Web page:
Collagen supplements are very popular and studies show that supplemental collagen is more effective at boosting collagen production in the body than consuming dietary sources alone. However, there are no current recommendations for collagen dosing.
If you are considering adding a collagen supplement to your routine, most research studies and health professionals support taking 2.5-15 grams consistently for at least a few months to see results .
How Much Biotin Per Day?
It is recommended that adults get between 30-100 micrograms of biotin daily. To avoid deficiency, most biotin supplements contain the daily recommended intake. Biotin is a b vitamin, and like all b vitamins, biotin is water-soluble. This means that any extra biotin that your body cannot use is excreted through the urine and toxicity risk is low . Although there is likely no benefit from taking biotin in high doses, there is also likely no risk.
Can I Take Collagen Every Day?
Collagen supplements are considered safe and can be taken daily. In fact, for best results it's recommended to take collagen supplements consistently over a long period. Even if your body is not low in collagen, taking a supplement will not cause harm as collagen is a protein that can be used by your body.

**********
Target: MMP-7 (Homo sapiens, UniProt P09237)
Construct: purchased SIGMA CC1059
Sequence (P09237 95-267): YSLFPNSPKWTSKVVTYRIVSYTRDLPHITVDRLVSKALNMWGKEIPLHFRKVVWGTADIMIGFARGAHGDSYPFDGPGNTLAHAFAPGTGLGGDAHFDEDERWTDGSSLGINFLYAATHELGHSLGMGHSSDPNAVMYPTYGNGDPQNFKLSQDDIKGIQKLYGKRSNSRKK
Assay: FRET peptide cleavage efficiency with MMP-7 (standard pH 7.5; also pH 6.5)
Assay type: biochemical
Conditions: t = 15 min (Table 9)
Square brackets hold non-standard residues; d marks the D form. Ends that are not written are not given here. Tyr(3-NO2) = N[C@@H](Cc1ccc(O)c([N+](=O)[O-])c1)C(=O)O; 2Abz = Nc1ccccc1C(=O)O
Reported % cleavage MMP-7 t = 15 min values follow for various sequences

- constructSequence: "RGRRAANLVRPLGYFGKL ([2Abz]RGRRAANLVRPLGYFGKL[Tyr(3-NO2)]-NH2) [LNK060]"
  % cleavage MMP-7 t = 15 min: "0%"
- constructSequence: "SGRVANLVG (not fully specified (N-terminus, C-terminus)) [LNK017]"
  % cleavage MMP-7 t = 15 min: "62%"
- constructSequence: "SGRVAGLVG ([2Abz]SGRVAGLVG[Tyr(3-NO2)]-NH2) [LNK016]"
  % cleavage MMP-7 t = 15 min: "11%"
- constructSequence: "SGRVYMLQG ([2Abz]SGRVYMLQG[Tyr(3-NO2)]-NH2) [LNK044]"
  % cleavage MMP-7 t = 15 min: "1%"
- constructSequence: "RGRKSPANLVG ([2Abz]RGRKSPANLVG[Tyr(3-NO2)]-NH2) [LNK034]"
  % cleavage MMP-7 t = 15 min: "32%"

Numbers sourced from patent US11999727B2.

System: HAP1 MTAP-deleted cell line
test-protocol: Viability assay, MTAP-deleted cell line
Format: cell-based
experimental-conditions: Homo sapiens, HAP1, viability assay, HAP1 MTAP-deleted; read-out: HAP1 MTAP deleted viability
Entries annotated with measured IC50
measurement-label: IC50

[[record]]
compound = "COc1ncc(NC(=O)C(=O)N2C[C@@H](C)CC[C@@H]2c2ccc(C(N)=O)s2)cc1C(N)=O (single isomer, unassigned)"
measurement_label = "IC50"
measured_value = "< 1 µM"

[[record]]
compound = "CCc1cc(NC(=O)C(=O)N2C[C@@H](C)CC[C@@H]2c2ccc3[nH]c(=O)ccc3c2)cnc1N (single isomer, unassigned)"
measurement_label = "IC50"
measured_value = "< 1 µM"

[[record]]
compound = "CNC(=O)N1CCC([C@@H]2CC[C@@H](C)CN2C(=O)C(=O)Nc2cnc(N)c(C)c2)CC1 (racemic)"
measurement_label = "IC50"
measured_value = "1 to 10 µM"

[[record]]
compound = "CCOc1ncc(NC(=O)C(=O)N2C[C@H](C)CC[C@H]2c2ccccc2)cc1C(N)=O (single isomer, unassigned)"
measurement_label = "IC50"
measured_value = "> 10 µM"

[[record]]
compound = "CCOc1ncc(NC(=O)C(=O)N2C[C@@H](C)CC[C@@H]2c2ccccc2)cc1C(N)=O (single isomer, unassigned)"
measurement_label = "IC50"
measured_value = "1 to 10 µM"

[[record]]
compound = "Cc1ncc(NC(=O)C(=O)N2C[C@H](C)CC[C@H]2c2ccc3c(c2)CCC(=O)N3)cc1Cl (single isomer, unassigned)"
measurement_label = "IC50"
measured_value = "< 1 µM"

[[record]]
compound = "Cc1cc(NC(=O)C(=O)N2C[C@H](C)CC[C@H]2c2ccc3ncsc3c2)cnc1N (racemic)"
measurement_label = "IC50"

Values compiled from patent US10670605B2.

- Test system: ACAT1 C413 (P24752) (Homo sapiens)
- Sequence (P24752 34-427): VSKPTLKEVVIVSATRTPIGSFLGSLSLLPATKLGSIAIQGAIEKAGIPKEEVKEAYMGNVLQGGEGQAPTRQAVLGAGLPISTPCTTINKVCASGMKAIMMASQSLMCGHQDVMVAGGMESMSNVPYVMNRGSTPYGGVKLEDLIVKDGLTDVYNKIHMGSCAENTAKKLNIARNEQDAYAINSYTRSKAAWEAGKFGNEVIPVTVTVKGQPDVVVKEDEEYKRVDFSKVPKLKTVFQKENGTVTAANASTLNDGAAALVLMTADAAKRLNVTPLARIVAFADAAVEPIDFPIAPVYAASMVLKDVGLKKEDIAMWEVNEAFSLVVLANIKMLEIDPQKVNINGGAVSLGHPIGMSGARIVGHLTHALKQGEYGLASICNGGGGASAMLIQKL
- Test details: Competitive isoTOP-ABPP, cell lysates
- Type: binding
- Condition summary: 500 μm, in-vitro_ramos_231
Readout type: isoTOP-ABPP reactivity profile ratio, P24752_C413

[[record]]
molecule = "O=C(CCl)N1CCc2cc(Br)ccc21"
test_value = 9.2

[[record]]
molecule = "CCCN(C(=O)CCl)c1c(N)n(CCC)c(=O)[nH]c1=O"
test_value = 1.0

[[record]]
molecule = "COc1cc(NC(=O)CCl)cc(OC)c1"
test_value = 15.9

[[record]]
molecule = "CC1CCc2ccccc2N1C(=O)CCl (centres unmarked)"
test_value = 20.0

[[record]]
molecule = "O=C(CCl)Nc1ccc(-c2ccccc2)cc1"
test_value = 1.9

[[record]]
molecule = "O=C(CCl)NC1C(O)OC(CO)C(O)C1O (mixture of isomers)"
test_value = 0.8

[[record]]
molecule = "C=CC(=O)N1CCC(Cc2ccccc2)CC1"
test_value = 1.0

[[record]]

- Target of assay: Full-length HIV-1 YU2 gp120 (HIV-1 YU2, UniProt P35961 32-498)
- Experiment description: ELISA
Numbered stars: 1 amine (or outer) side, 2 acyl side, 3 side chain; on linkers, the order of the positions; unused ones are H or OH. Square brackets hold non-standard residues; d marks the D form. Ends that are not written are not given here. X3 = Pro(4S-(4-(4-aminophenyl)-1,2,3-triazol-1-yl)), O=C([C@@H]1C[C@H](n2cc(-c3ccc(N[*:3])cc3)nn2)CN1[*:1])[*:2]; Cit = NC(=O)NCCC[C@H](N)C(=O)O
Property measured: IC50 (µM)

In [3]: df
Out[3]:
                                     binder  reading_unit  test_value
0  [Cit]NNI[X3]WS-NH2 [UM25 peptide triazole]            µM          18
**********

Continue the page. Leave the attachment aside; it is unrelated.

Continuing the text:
Although the body naturally makes collagen, taking a daily collagen peptide supplement can support overall collagen production.
Supplements With Collagen and Biotin
If you are interested in adding biotin and collagen supplements to your routine, consider a supplement that contains both to get the most bang for your buck, such as our vanilla collagen peptides. One serving contains 30 micrograms of biotin (100% of the recommended daily intake) and 20 grams of protein from grass-fed collagen and organic seeds.
When choosing a supplement, be sure to choose one from a trusted brand that provides third-party testing for quality and purity. Avoid products that contain high amounts of added sugars or artificial ingredients.
Always speak to your doctor or healthcare provider before adding a supplement to your routine, especially if you are taking any medications for a chronic condition.